When Matt Strawbridge was a boy growing up in New Zealand, school became difficult. He couldn’t read given his dyslexia, and his grades suffered.
Looking back, the experience isn’t filled with joy.
“School was not a happy place for me growing up,” said Strawbridge. “I was at the bottom of the bottom of every class. I didn’t fit in.”
That raw childhood experience may be key to Strawbridge’s success as an entrepreneur and his status as the unlikely co-founder of the online learning lab known as Peoply, which could open an office in Missoula.
In a partnership with RocketLab and Ovio Mindfulness, the platform offers classes to small groups of kids. Each class is led by an inspiring facilitator, one Strawbridge likens to “your favorite babysitter.”
The coursework is designed for the needs of the individual child. One looks to build confidence among students while another opens their imagination through rockets and space. A third caters to children struggling with anxiety, stress or lack of focus.
Whatever the course, the goal is the same. It looks to build social skills, problem solving, critical thinking and creativity in participants.
“We recently partnered with the New Zealand government to offer what we’ve developed to all the schools in New Zealand for free, starting next year,” said Strawbridge. “From there, it was like, ‘Now what?’ Lots of kids feel lonely. There was more that we could do.”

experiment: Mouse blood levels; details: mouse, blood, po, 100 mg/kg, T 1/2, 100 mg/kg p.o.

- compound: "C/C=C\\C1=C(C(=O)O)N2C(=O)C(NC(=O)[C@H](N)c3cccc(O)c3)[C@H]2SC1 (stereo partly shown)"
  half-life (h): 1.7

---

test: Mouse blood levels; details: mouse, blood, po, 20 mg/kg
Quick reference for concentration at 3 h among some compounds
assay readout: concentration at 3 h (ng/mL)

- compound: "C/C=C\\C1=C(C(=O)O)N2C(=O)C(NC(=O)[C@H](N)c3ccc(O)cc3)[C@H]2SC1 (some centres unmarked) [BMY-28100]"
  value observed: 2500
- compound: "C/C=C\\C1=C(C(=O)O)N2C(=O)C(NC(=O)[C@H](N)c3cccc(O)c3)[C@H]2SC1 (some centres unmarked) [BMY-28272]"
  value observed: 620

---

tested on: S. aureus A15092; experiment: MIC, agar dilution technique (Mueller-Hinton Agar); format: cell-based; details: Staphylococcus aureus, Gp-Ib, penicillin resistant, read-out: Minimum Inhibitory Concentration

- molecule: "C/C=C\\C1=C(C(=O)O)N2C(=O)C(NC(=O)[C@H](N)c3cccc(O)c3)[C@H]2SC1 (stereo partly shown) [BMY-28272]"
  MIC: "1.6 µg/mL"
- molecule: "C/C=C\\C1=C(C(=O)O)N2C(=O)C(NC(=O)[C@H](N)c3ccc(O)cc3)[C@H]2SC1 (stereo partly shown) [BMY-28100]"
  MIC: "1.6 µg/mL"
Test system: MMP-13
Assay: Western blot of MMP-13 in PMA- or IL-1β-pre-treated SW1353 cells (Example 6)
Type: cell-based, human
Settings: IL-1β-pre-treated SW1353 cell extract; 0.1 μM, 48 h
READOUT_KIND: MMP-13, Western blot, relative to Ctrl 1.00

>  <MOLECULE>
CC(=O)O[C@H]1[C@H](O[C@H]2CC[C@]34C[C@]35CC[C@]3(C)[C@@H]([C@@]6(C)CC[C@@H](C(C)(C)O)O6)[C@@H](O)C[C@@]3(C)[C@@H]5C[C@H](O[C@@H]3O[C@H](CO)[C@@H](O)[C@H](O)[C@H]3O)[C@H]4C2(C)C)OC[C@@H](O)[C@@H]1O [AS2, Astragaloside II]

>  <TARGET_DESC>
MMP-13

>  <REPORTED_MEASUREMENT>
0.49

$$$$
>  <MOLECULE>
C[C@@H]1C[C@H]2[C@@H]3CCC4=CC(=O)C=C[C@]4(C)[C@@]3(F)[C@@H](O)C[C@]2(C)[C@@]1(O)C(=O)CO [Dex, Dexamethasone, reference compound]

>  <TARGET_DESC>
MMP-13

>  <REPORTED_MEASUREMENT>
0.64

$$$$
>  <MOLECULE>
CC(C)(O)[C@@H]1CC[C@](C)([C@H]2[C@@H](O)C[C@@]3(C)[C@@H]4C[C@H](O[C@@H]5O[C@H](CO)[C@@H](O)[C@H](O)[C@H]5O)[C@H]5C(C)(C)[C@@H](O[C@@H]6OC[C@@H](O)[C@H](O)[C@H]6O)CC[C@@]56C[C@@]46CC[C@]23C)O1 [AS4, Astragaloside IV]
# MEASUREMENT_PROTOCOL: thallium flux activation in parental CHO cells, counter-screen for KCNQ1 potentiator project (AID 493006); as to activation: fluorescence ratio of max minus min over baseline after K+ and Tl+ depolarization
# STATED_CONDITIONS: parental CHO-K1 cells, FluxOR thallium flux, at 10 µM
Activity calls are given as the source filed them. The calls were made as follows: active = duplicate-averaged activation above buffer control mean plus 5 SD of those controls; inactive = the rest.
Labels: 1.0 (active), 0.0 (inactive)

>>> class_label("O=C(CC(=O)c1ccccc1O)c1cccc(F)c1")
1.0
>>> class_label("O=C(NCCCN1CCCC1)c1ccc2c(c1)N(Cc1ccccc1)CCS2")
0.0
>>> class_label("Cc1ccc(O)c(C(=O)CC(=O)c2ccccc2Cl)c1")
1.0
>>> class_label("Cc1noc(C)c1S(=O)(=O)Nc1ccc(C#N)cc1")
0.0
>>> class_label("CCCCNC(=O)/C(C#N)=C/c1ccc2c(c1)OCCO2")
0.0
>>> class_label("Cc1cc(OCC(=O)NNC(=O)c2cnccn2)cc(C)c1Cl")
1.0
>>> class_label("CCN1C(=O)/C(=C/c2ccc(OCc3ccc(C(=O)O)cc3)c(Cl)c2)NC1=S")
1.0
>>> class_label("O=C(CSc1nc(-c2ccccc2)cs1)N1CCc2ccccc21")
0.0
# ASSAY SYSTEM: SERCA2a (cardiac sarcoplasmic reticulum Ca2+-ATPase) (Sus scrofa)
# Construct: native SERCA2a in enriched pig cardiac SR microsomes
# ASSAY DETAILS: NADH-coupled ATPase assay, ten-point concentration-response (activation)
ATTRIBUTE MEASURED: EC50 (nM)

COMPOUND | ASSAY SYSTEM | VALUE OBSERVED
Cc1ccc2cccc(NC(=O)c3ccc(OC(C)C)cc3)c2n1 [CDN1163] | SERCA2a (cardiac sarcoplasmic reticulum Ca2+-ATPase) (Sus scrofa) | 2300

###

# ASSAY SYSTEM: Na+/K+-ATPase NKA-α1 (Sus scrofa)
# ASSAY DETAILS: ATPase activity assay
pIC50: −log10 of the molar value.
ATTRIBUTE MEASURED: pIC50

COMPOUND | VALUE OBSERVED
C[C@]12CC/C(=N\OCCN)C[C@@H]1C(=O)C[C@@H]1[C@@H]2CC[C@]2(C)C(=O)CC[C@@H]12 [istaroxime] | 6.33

The platform currently operates in New Zealand and the United Kingdom, though Strawbridge and co-founder Tom Peoples are looking to launch in the U.S. They spent several days in Missoula last week, scouting the city as the potential location for a North American office.
Montana, he said, isn’t unlike New Zealand, and Missoula isn’t much different than home.
“We had a look around here and thought it felt like home,” he said. “We’ll gather as many insights as we can. I’ll go home, meet with a group of advisers and people we work very closely with. We’ll build out an action plan and figure out when and how we’d go about doing something like this.”
Strawridge developed a similar platform as a young teenager known as Potential. It wasn’t his intent to earn the status of an entrepreneur, nor was he looking to own and operate a business of his own.
But when he turned 17 and received his first offer to buy the platform, he realized he had a product.
“Today, we’ve been able to reach and educate over 120,000 kids all over the world,” he said. “I just wanted to help someone. I didn’t want anyone to feel the same way growing up.”
Before heading home to consider the future, Strawbridge expressed pleasure with his trip to Missoula. He met with members of the Montana World Trade Center and others within the business community.
“We want to launch into the United States and start selling,” said Strawbridge. “We are very keen and excited about the possibility.”